Movie Review - "Labor Day"
Starring Kate Winslet and Josh Brolin
“Labor Day” creates great suspense by following all three of the principles of classical drama: unity of action, unity of time, and unity of place. The action revolves around a mother and child who harbor an escaped convict. The time period over which the action unfolds is a Labor Day weekend in 1987. Most of the story takes place in their home and yard, with a few short trips to the grocery store and bank in their small town. This compression of time, place, and action results in a focus on the present, with an outcome that remains unknown until the very end of the film. Yet in one respect, everything important is known from the opening scene: Tobey Maguire narrates some of the story as a grown man looking back on the ways in which those few days changed the rest of his life and the life of his mother. The mother, Adele, is played by Kate Winslet with great intensity. Josh Brolin is Frank, the escaped convict, and Gattlin Griffith is Henry, a boy of around fourteen who lives alone with his mother.
Much of what we want to know about how the characters arrived at this moment in their lives is revealed only gradually in a kind of slow peeling away of the layers of an onion. Food and cooking, in fact, make up important elements of the story, which concerns itself with what is necessary to feed not only the bodies of the characters but also with what is required to nurture their spirits. One of the most powerful scenes in the film involves the making of a peach pie, beginning with a neighbor’s delivery of a bushel of peaches he cannot eat. Frank then teaches Adele and Henry how to prepare the peaches and how to make the pie crust. As their hands join in combining the ingredients and rolling out the crust, the three come together as a family -- for a weekend, and perhaps for much longer. This is a food scene that could rival the great banquet scene in the ‘60s film, “Tom Jones,” based on the novel by Henry Fielding.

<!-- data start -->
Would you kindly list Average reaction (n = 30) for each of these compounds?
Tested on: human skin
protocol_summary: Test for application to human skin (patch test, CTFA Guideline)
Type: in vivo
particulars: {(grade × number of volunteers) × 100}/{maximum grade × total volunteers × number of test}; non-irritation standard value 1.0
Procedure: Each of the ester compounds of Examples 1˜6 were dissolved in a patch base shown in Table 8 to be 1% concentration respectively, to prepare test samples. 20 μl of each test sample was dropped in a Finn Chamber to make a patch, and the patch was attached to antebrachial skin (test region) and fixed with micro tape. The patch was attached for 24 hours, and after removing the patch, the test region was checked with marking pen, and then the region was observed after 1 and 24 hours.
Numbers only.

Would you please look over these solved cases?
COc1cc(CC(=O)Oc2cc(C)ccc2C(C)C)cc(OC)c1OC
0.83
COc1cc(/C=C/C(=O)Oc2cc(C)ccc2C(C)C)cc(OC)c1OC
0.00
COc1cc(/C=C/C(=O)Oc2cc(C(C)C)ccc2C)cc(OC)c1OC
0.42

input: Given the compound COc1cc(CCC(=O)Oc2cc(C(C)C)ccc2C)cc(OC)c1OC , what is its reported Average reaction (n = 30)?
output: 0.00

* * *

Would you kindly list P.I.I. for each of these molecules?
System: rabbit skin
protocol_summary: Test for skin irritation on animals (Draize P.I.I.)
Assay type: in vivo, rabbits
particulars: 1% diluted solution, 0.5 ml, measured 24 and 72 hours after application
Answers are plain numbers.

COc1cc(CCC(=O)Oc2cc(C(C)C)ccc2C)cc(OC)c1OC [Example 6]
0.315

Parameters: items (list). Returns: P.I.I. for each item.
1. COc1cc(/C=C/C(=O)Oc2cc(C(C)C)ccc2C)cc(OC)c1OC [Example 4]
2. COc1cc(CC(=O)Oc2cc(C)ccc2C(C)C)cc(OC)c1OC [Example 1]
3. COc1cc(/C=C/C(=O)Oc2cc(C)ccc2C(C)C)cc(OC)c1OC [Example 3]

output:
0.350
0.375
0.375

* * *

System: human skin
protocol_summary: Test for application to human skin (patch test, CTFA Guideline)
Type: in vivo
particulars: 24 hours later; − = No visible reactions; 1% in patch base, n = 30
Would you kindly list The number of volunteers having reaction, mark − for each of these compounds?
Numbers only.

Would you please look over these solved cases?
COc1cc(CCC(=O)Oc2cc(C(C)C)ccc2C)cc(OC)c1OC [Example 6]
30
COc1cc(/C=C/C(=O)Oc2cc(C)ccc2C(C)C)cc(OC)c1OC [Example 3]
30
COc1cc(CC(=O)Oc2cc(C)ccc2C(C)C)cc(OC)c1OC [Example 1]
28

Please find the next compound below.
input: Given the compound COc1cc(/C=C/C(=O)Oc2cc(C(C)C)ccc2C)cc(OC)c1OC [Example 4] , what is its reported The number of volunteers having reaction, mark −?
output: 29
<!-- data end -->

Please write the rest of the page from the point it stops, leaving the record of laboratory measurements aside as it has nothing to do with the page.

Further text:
As the escaped convict, Josh Brolin is both harsh and gentle. He is constantly aware of what must be done to make good his escape, yet he is drawn to help Adele and Henry in all the ways that he can. He repairs broken parts of their home and car even as he is helping to heal Adele’s broken spirit.
The novel on which the film is based was written by Joyce Maynard, and the screenplay was written by Maynard and by the film’s director, Jason Reitman. Reitman also directed “Up In The Air,” “Thank You For Smoking,” and “Juno.” The film is rated PG-13 and its length is 111 minutes. Available on iTunes, Amazon Instant Video, and other streaming services.